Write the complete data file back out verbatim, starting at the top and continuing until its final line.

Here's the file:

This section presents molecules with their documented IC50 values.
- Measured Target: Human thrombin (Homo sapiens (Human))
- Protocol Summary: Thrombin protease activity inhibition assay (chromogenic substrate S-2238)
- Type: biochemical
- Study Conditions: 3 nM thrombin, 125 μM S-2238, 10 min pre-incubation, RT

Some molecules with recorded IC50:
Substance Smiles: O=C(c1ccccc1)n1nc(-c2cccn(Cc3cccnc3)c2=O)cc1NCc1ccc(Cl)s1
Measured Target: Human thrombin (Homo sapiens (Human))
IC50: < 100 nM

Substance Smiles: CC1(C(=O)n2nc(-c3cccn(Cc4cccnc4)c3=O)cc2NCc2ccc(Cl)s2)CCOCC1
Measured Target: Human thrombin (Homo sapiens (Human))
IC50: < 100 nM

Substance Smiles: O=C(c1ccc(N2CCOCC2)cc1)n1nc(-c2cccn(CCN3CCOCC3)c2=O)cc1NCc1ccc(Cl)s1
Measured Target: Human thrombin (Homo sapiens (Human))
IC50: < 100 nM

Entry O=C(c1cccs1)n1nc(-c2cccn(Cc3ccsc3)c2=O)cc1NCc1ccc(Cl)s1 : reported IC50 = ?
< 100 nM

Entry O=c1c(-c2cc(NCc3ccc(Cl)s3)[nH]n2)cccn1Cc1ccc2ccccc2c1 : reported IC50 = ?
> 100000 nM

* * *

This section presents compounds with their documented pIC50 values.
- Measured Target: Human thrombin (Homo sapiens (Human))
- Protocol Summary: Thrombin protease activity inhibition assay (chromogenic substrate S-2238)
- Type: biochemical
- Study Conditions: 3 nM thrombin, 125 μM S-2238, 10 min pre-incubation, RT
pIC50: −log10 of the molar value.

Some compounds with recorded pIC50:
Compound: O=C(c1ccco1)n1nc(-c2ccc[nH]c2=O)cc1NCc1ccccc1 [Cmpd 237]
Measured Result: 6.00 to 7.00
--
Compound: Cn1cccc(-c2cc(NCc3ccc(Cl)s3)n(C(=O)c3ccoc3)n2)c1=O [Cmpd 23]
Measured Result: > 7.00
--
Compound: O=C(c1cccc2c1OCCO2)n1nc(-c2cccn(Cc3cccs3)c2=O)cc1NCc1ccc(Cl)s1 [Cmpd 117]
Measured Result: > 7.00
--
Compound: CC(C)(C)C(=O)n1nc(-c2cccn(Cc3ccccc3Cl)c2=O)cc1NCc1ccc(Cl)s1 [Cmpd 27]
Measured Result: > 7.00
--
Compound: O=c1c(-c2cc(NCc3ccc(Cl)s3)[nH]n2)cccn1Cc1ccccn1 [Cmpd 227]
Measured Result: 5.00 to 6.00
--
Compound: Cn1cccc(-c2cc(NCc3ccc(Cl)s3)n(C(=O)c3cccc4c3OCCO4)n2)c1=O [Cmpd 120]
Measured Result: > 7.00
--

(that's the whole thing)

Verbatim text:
This section presents molecules with their documented IC50 values.
- Measured Target: Human thrombin (Homo sapiens (Human))
- Protocol Summary: Thrombin protease activity inhibition assay (chromogenic substrate S-2238)
- Type: biochemical
- Study Conditions: 3 nM thrombin, 125 μM S-2238, 10 min pre-incubation, RT

Some molecules with recorded IC50:
Substance Smiles: O=C(c1ccccc1)n1nc(-c2cccn(Cc3cccnc3)c2=O)cc1NCc1ccc(Cl)s1
Measured Target: Human thrombin (Homo sapiens (Human))
IC50: < 100 nM

Substance Smiles: CC1(C(=O)n2nc(-c3cccn(Cc4cccnc4)c3=O)cc2NCc2ccc(Cl)s2)CCOCC1
Measured Target: Human thrombin (Homo sapiens (Human))
IC50: < 100 nM

Substance Smiles: O=C(c1ccc(N2CCOCC2)cc1)n1nc(-c2cccn(CCN3CCOCC3)c2=O)cc1NCc1ccc(Cl)s1
Measured Target: Human thrombin (Homo sapiens (Human))
IC50: < 100 nM

Entry O=C(c1cccs1)n1nc(-c2cccn(Cc3ccsc3)c2=O)cc1NCc1ccc(Cl)s1 : reported IC50 = ?
< 100 nM

Entry O=c1c(-c2cc(NCc3ccc(Cl)s3)[nH]n2)cccn1Cc1ccc2ccccc2c1 : reported IC50 = ?
> 100000 nM

* * *

This section presents compounds with their documented pIC50 values.
- Measured Target: Human thrombin (Homo sapiens (Human))
- Protocol Summary: Thrombin protease activity inhibition assay (chromogenic substrate S-2238)
- Type: biochemical
- Study Conditions: 3 nM thrombin, 125 μM S-2238, 10 min pre-incubation, RT
pIC50: −log10 of the molar value.

Some compounds with recorded pIC50:
Compound: O=C(c1ccco1)n1nc(-c2ccc[nH]c2=O)cc1NCc1ccccc1 [Cmpd 237]
Measured Result: 6.00 to 7.00
--
Compound: Cn1cccc(-c2cc(NCc3ccc(Cl)s3)n(C(=O)c3ccoc3)n2)c1=O [Cmpd 23]
Measured Result: > 7.00
--
Compound: O=C(c1cccc2c1OCCO2)n1nc(-c2cccn(Cc3cccs3)c2=O)cc1NCc1ccc(Cl)s1 [Cmpd 117]
Measured Result: > 7.00
--
Compound: CC(C)(C)C(=O)n1nc(-c2cccn(Cc3ccccc3Cl)c2=O)cc1NCc1ccc(Cl)s1 [Cmpd 27]
Measured Result: > 7.00
--
Compound: O=c1c(-c2cc(NCc3ccc(Cl)s3)[nH]n2)cccn1Cc1ccccn1 [Cmpd 227]
Measured Result: 5.00 to 6.00
--
Compound: Cn1cccc(-c2cc(NCc3ccc(Cl)s3)n(C(=O)c3cccc4c3OCCO4)n2)c1=O [Cmpd 120]
Measured Result: > 7.00
--